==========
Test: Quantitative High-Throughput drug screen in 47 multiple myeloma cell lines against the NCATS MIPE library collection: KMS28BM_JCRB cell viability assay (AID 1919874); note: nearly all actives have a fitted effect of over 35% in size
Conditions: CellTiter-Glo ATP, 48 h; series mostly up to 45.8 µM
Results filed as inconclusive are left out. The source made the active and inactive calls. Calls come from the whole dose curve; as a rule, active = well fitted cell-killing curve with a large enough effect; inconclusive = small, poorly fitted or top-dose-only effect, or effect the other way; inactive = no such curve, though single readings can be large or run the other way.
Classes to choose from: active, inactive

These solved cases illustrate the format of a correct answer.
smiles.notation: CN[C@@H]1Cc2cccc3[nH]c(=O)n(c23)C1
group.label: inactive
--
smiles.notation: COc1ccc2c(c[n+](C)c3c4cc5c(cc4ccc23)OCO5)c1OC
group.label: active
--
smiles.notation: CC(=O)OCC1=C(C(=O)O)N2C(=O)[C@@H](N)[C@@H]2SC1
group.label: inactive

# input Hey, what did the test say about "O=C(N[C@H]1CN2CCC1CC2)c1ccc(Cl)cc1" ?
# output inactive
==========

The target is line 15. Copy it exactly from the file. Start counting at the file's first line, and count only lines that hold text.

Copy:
# output inactive